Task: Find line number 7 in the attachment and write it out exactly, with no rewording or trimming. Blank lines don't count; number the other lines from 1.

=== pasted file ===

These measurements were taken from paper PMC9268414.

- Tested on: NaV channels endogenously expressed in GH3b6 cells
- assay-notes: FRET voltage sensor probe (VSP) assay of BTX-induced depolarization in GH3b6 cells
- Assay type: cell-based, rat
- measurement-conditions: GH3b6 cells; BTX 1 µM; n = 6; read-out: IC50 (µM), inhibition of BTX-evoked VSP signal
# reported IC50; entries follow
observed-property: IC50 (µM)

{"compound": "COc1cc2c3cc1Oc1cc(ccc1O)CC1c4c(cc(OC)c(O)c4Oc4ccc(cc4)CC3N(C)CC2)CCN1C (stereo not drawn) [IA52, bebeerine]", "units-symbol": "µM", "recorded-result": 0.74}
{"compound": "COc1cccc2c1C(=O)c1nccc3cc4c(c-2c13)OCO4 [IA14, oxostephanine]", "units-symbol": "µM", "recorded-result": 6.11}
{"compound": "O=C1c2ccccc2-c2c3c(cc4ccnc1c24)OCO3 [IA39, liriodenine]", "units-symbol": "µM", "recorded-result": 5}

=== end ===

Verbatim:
observed-property: IC50 (µM)